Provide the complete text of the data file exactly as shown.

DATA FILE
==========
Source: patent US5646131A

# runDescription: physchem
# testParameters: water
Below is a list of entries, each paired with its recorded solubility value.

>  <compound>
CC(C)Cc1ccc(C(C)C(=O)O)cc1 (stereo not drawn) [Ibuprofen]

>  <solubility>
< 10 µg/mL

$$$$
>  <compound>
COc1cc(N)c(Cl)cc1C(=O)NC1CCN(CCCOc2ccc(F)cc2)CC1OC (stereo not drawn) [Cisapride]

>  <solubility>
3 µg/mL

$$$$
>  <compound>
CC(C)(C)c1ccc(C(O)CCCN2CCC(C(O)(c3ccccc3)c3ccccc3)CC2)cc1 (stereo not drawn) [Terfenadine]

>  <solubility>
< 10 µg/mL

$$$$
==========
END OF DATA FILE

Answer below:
Source: patent US5646131A

# runDescription: physchem
# testParameters: water
Below is a list of entries, each paired with its recorded solubility value.

>  <compound>
CC(C)Cc1ccc(C(C)C(=O)O)cc1 (stereo not drawn) [Ibuprofen]

>  <solubility>
< 10 µg/mL

$$$$
>  <compound>
COc1cc(N)c(Cl)cc1C(=O)NC1CCN(CCCOc2ccc(F)cc2)CC1OC (stereo not drawn) [Cisapride]

>  <solubility>
3 µg/mL

$$$$
>  <compound>
CC(C)(C)c1ccc(C(O)CCCN2CCC(C(O)(c3ccccc3)c3ccccc3)CC2)cc1 (stereo not drawn) [Terfenadine]

>  <solubility>
< 10 µg/mL

$$$$